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On March 10, 1997, Rodney Patrick McNeal went home during his lunch break, around 12:30 p.m., to take his wife, Debra, to a doctor’s appointment.

Instead, the San Bernardino County probation officer found Debra, who was six months pregnant, dead in their bathtub. Submerged in water, she’d been beaten and stabbed before being strangled to death. The words “Nigger Lover” were written on the mirror (Debra McNeal was a Native American), and the house had been ransacked, with several firearms stolen.

Patrick and Debra’s marriage had been rocky at times, and police visited their home following domestic disputes at least twice in the months leading up to Debra’s death. According to a 2009 court document, a San Bernardino County deputy sheriff went to their residence in December 1996 after a domestic-disturbance call. Patrick and Debra appeared upset at each other, but no arrest was made, although two handguns were taken for safekeeping. In January 1997, a deputy responded to another domestic disturbance, after Patrick reportedly took Debra’s purse to prevent her from leaving.

Tension was high on the day of the murder, too. According to Debra’s son, Marcus Frison, the day before, Debra got upset with Patrick regarding some leftover pizza, and she took a knife to the family’s sofa. On March 10, Debra decided it was time to seek some professional help and called Kaiser Permanente to schedule a counseling appointment. On that day, she and Patrick spoke on the phone three times. They discussed the appointment, and apparently had an argument over money, although Patrick’s co-workers never heard him with a loud or hostile tone of voice.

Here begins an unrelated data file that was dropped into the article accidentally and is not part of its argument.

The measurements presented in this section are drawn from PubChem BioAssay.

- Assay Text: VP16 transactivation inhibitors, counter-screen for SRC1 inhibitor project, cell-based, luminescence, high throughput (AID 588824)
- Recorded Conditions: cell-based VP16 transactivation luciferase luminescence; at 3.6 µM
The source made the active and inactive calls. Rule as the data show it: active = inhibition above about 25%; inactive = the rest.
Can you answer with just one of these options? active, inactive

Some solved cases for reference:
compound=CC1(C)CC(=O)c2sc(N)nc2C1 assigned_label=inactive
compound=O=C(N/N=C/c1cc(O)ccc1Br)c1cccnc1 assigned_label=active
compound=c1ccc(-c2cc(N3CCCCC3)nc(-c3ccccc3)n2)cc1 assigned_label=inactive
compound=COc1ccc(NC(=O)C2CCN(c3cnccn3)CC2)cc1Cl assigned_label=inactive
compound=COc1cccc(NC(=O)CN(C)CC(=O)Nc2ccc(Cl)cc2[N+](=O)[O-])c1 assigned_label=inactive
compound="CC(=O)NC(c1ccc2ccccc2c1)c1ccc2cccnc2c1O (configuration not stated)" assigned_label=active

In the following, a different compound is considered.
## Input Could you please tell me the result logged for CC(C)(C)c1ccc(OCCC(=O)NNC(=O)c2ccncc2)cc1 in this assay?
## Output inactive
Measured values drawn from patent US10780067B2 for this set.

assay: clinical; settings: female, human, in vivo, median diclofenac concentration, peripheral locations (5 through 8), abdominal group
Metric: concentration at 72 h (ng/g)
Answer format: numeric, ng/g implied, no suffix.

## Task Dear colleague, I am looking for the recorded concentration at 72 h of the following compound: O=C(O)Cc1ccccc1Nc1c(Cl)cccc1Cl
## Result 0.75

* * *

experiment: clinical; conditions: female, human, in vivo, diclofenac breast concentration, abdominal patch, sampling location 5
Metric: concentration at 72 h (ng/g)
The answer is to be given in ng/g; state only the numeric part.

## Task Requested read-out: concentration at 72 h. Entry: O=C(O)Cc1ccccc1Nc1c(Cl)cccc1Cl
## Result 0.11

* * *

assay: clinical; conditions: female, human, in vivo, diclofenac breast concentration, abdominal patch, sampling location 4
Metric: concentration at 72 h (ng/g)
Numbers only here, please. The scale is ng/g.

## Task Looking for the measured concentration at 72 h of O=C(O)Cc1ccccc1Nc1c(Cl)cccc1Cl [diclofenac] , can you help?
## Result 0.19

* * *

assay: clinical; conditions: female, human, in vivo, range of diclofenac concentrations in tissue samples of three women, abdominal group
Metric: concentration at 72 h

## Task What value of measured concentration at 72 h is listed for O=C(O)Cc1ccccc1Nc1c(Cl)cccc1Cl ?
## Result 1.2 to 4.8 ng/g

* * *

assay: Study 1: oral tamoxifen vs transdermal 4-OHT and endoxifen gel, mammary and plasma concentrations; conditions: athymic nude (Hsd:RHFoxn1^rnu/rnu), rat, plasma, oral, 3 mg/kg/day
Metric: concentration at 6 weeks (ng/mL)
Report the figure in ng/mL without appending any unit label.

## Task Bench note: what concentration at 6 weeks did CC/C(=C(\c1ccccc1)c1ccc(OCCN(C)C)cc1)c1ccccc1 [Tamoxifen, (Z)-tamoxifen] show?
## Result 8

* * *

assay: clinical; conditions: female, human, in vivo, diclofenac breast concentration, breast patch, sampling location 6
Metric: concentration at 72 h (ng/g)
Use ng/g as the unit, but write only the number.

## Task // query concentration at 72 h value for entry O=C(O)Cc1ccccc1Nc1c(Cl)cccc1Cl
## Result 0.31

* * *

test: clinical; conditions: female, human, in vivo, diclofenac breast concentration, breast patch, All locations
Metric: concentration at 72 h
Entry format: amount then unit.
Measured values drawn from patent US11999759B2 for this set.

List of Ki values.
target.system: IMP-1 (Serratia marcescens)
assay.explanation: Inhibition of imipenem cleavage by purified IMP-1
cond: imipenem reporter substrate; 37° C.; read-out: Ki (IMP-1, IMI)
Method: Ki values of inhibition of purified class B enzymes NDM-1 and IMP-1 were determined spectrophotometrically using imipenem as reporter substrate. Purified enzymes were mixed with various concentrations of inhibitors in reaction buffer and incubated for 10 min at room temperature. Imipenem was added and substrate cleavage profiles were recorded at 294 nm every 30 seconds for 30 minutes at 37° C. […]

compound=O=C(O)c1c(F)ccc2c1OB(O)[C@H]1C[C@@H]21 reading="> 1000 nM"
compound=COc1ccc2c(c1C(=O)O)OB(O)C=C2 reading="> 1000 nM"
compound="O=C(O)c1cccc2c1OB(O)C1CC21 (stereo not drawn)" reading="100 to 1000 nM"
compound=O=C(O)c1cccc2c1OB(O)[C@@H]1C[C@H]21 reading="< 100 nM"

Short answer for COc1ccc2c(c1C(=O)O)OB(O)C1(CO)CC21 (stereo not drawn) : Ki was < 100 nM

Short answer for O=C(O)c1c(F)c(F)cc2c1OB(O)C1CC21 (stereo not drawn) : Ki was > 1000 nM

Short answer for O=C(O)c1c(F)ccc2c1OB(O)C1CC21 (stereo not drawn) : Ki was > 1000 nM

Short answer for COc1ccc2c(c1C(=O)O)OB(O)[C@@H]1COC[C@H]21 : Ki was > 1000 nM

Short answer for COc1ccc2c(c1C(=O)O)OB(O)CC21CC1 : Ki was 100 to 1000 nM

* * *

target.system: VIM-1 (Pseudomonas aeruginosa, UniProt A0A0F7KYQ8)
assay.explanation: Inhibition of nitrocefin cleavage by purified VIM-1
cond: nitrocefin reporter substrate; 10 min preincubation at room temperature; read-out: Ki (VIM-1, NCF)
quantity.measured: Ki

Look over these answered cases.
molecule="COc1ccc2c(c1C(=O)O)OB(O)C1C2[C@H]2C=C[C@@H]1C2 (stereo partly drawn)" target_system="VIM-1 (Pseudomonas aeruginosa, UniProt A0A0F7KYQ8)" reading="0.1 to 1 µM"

The last known person to see Debra McNeal alive was a friend, Terrylyn Walker, who went to visit Debra around 9:15 a.m. At 10 a.m., while Debra was on the phone with Kaiser, someone she apparently knew entered the home, according to the Kaiser clerk.

Patrick McNeal got to his office somewhere between 7:30 and 8 a.m. that morning, and from 10 a.m. to noon, he met with clients. Patrick’s computer records show him working on a report shortly before noon; records also show he made a phone call to Debra around that time to find out the location of her appointment. The call was not answered.

Two of Patrick’s co-workers rode in an elevator with him at approximately 12:10 to 12:15 p.m. He then made the 2 1/2-minute walk through the parking lot to his car, and the eight-minute drive to their home.

Police arrived on the scene, after Patrick McNeal called 911, at 12:32 p.m.

There was no forced entry into the McNeal residence. There was a blood trail leading from the master living room through an entryway, into the kitchen and then into the master bedroom. The waterbed was punctured and leaking water, and there was an odor of bleach and/or other cleaning products in the master bedroom and bathroom. A bloody footprint on the carpet came from a dress shoe that did not match any of Patrick McNeal’s shoes. Hairs and fibers on Debra’s body also did not match anything from Patrick.

Yet in 2000, Rodney Patrick McNeal was convicted of two counts of second-degree murder. He’s been in prison ever since—and his case has captured the attention of the California Innocence Project.

Since it was founded in 1999, the California Innocence Project, a clinical program at California Western School of Law in San Diego, has helped free 30 wrongfully convicted inmates, and it currently is working on the cases of 13 people who remain behind bars, including that of Patrick McNeal.

“(Debra McNeal) was strangled, beaten, stabbed and thrown in the tub,” said Raquel Cohen (pictured right), an attorney representing McNeal with the California Innocence Project. “For years, all the evidence has shown the timeline doesn’t add up giving Patrick enough time to commit this crime. He still got convicted.”

Cohen said the domestic disputes between the McNeals helped the prosecution make their case against Patrick.